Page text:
Amanda Drane | Look Ahead, Pittsfield: Budget battle unfolds Tuesday night
From looming projects like the $74 million wastewater upgrade, to roadway chip sealing, mosquito spray and other important City Council considerations, this city in the woods can keep us all guessing. I like to keep a running notebook packed with Pittsfield issues so that I'm not caught off-guard — or less likely to be, anyway. Here's an inside look at things I have my eye on this week.
The budget is a big one. Approving the final product is arguably the most important municipal decision of the year, and it's happening this week during the City Council meeting, at 7 p.m. in the library of Pittsfield High School.
The budget process to date was wrought with power struggles between councilors and Mayor Linda Tyer, as in tight times, leaders worked to track a line between tightening our belts and holding the line on city services. Last week, the council rejected a $4 million borrowing plan for water and sewer maintenance, and they bucked a request from the mayor to appropriate $1 million in free cash to balance the budget for the coming fiscal year. If the council and the mayor do not resolve their differences on the free cash front, it's possible they will be voting on a deficit budget for the year beginning July 1.
The budget includes funds for a new police station, road resurfacing, and demolition of the Columbus Avenue parking garage.
Columbus Day or Indigenous Peoples Day?
During the last City Council meeting, we heard from several members of Italian heritage groups in Pittsfield angered by the School Committee's decision in January to change Columbus Day to Indigenous Peoples Day in the school calendar. Ward 7 Councilor Tony Simonelli has filed a petition calling on his colleagues to join him and local Italians in opposing the School Committee's decision. That item also appears on Tuesday's meeting agenda.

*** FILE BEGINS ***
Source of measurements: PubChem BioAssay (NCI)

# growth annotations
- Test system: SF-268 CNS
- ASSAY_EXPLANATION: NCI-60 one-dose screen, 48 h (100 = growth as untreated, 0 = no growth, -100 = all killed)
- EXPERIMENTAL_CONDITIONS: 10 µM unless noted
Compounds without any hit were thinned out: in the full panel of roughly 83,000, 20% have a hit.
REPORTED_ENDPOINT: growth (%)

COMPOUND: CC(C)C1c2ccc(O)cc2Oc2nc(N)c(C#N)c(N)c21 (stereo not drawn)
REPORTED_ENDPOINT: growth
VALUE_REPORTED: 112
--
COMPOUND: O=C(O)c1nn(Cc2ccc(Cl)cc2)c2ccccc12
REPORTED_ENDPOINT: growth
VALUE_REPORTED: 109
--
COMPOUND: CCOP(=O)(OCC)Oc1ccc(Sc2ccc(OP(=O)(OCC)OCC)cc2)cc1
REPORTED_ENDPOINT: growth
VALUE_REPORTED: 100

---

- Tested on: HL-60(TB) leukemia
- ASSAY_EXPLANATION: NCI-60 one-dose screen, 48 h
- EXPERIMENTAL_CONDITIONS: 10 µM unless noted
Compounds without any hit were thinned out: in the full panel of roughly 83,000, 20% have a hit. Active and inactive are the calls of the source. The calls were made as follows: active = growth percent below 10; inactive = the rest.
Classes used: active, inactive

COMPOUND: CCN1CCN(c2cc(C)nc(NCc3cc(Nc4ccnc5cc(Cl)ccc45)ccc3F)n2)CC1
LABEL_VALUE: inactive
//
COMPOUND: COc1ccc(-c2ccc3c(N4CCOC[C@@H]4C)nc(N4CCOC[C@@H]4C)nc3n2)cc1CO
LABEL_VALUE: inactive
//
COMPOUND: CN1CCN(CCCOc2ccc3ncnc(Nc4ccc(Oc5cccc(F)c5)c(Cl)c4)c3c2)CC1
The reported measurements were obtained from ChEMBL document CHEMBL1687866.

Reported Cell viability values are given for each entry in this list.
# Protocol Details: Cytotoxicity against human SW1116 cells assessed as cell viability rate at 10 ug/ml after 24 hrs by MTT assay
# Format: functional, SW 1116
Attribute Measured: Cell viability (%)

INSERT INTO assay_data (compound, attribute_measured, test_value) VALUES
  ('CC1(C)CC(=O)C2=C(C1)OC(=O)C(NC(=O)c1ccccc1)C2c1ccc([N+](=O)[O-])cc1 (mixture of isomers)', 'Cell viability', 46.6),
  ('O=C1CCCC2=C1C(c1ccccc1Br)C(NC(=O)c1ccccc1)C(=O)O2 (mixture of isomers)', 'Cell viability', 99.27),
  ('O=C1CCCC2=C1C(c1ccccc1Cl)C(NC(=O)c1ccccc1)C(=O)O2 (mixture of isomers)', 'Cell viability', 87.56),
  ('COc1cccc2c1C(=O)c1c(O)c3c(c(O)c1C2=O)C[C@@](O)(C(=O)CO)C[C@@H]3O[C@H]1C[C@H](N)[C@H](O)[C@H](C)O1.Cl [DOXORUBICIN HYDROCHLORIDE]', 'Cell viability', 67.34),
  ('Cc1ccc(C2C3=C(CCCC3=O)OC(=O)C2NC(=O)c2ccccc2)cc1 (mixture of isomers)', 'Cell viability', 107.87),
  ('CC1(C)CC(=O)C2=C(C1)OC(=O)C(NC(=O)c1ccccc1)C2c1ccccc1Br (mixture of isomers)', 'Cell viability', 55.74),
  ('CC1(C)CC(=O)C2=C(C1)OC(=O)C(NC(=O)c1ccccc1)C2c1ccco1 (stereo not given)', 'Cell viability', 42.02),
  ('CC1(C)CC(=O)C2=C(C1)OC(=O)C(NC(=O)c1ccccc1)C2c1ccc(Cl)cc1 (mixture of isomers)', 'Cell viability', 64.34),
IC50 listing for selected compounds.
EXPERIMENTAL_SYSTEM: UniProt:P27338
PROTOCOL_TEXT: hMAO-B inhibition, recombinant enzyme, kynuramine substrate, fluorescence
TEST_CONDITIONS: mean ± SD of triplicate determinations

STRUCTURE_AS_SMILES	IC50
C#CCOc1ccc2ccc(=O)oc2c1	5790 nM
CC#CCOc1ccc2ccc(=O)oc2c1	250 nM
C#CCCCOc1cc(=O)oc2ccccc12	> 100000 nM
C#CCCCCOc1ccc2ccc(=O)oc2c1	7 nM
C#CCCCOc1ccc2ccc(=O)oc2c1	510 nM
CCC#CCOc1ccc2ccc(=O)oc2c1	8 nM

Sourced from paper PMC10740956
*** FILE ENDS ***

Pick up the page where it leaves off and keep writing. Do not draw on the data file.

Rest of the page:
In a shift in command staffing at the Pittsfield Police Department, Michael Grady will be promoted to captain this week. He is a 23-year veteran of the department.
Marijuana outreach meeting
More marijuana movement is coming our way this week as another cultivation operation, which has not yet applied for city approvals, will host a community outreach meeting Wednesday at 11 a.m. at the Berkshire Athenaeum.
So far, the city approved four special permits for retail shops — Berkshire Roots on Dalton Avenue, Temescal Wellness on Callahan Drive, Kryppies on East Street and Colonial Cannabis on South Street — and OK'd two cultivation operations — Mass Yield behind the East Street shop and Commonwealth Cultivation on Downing Industrial Parkway. City planners say they've heard from interested parties who could soon apply for permits, including two marijuana manufacturers and a marijuana testing lab.
Utility info in the mail
Residents could also start seeing mailers this week reminding folks about another enrollment period in the residential aggregation program, which City Hall reports saved residents a combined total of $384,000 in utility costs over the first six months of the program.
Through this program, the city's electricity supply is locked in at a fixed rate of 0.09976 cents per kilowatt-hour through December 2020. Residents have until mid-July to opt out.
It's getting Chili's
And those eager for new dining options may be pleased to hear construction of a new Chili's Grill & Bar is scheduled to begin this week in place of the recently demolished Old Country Buffet at Berkshire Crossing, and the new restaurant is expected to open in October.
Keep an eye toward cultural calendars, too, because it's a hot month for downtown happenings. And don't forget to wish all your dads and fatherly figures a happy Fathers Day!
What's up in Pittsfield? Tell me via email at email@example.com, or by phone at 413-496-6296. Follow me on Twitter, @amandadrane
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